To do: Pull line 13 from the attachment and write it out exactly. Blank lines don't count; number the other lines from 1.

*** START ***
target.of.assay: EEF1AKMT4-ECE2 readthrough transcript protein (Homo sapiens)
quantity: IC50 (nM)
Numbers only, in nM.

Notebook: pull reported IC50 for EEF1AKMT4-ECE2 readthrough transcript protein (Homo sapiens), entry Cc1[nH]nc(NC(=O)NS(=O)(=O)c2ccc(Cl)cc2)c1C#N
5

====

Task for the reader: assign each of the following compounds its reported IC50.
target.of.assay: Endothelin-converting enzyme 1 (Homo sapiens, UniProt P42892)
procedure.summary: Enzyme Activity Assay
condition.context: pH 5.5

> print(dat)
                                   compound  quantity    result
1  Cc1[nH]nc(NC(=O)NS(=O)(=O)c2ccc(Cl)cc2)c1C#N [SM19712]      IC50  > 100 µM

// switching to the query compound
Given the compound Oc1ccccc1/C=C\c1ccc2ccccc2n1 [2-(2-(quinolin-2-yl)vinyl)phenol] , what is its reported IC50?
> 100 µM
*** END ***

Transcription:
1  Cc1[nH]nc(NC(=O)NS(=O)(=O)c2ccc(Cl)cc2)c1C#N [SM19712]      IC50  > 100 µM